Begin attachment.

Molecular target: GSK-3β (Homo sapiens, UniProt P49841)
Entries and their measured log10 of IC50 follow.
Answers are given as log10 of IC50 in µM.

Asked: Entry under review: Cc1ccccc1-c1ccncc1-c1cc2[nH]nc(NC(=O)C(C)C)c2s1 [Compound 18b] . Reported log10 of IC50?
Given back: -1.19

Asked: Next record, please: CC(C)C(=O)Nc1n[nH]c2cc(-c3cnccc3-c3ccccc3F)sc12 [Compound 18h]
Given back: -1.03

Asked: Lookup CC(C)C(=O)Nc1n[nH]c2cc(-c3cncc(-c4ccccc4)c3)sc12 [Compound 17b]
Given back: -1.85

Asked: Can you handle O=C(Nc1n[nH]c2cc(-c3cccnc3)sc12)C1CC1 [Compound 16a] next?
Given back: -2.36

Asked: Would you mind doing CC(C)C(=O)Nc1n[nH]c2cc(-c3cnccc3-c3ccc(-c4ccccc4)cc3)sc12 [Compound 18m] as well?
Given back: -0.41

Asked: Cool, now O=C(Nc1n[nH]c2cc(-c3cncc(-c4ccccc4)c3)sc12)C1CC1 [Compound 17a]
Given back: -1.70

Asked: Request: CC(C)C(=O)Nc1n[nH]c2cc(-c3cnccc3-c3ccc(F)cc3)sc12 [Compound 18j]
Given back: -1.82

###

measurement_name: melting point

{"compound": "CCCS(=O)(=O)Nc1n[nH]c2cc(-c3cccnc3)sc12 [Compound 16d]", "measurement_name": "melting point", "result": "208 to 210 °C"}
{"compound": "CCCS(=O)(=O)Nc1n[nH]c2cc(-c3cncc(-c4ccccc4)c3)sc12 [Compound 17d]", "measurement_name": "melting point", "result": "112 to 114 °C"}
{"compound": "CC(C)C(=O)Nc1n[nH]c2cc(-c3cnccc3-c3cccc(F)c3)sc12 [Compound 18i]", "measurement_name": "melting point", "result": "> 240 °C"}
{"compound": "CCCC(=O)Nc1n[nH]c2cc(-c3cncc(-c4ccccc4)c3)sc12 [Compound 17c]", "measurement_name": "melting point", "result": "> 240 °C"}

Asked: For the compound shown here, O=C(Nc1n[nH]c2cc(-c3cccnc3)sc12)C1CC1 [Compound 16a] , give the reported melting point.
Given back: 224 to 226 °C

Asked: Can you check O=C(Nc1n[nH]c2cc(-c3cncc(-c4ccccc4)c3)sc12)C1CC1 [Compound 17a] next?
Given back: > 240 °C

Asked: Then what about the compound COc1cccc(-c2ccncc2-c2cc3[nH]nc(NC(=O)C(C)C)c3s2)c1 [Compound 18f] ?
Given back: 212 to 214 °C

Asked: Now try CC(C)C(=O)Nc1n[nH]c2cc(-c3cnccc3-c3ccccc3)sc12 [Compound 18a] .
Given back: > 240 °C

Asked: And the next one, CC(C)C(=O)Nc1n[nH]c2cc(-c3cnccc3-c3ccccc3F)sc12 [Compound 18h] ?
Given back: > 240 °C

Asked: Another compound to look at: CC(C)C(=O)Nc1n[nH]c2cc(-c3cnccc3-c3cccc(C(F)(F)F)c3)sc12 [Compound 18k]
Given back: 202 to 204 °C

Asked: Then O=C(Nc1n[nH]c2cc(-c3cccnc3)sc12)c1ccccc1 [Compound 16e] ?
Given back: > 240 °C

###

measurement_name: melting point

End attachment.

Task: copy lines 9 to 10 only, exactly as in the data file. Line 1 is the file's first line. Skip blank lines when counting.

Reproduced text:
Given back: -1.85

Asked: Can you handle O=C(Nc1n[nH]c2cc(-c3cccnc3)sc12)C1CC1 [Compound 16a] next?